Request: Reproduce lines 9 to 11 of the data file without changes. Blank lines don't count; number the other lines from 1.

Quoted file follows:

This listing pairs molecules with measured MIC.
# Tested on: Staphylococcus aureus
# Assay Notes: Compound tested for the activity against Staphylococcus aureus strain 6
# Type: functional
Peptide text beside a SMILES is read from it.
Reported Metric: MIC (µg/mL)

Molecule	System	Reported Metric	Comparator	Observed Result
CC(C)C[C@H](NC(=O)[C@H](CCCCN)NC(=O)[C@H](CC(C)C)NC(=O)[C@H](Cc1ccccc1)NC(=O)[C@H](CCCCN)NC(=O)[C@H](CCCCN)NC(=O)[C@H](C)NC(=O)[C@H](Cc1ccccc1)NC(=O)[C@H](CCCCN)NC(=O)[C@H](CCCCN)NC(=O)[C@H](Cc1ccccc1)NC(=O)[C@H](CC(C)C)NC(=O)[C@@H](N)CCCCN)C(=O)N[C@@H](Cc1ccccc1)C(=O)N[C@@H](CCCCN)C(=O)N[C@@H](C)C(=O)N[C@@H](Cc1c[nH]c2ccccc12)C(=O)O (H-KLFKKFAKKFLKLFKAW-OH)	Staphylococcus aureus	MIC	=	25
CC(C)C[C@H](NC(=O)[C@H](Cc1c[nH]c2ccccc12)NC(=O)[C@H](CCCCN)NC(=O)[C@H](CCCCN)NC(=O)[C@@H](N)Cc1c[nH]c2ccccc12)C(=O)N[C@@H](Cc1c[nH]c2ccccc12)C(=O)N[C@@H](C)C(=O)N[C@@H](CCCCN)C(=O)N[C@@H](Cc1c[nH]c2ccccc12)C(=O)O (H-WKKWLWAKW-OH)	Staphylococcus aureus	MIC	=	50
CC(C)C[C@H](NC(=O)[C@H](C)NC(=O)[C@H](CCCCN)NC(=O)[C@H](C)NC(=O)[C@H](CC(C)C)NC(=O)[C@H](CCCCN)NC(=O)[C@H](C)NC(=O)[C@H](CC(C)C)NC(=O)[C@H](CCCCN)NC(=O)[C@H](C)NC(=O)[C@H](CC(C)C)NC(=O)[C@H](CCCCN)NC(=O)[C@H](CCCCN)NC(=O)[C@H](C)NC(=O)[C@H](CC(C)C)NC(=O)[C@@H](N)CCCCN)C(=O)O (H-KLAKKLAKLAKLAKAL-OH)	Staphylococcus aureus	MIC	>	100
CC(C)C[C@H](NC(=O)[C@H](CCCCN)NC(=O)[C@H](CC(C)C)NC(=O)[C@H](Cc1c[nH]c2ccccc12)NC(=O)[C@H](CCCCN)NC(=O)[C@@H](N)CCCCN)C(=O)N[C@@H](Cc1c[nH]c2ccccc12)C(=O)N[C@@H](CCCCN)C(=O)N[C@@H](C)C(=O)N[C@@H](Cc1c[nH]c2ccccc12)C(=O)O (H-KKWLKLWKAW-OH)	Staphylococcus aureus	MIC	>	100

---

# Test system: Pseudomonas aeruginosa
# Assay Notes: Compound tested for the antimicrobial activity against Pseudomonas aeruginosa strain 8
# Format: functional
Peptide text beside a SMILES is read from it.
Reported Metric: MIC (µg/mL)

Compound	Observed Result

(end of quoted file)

CC(C)C[C@H](NC(=O)[C@H](Cc1c[nH]c2ccccc12)NC(=O)[C@H](CCCCN)NC(=O)[C@H](CCCCN)NC(=O)[C@@H](N)Cc1c[nH]c2ccccc12)C(=O)N[C@@H](Cc1c[nH]c2ccccc12)C(=O)N[C@@H](C)C(=O)N[C@@H](CCCCN)C(=O)N[C@@H](Cc1c[nH]c2ccccc12)C(=O)O (H-WKKWLWAKW-OH)	Staphylococcus aureus	MIC	=	50
CC(C)C[C@H](NC(=O)[C@H](C)NC(=O)[C@H](CCCCN)NC(=O)[C@H](C)NC(=O)[C@H](CC(C)C)NC(=O)[C@H](CCCCN)NC(=O)[C@H](C)NC(=O)[C@H](CC(C)C)NC(=O)[C@H](CCCCN)NC(=O)[C@H](C)NC(=O)[C@H](CC(C)C)NC(=O)[C@H](CCCCN)NC(=O)[C@H](CCCCN)NC(=O)[C@H](C)NC(=O)[C@H](CC(C)C)NC(=O)[C@@H](N)CCCCN)C(=O)O (H-KLAKKLAKLAKLAKAL-OH)	Staphylococcus aureus	MIC	>	100
CC(C)C[C@H](NC(=O)[C@H](CCCCN)NC(=O)[C@H](CC(C)C)NC(=O)[C@H](Cc1c[nH]c2ccccc12)NC(=O)[C@H](CCCCN)NC(=O)[C@@H](N)CCCCN)C(=O)N[C@@H](Cc1c[nH]c2ccccc12)C(=O)N[C@@H](CCCCN)C(=O)N[C@@H](C)C(=O)N[C@@H](Cc1c[nH]c2ccccc12)C(=O)O (H-KKWLKLWKAW-OH)	Staphylococcus aureus	MIC	>	100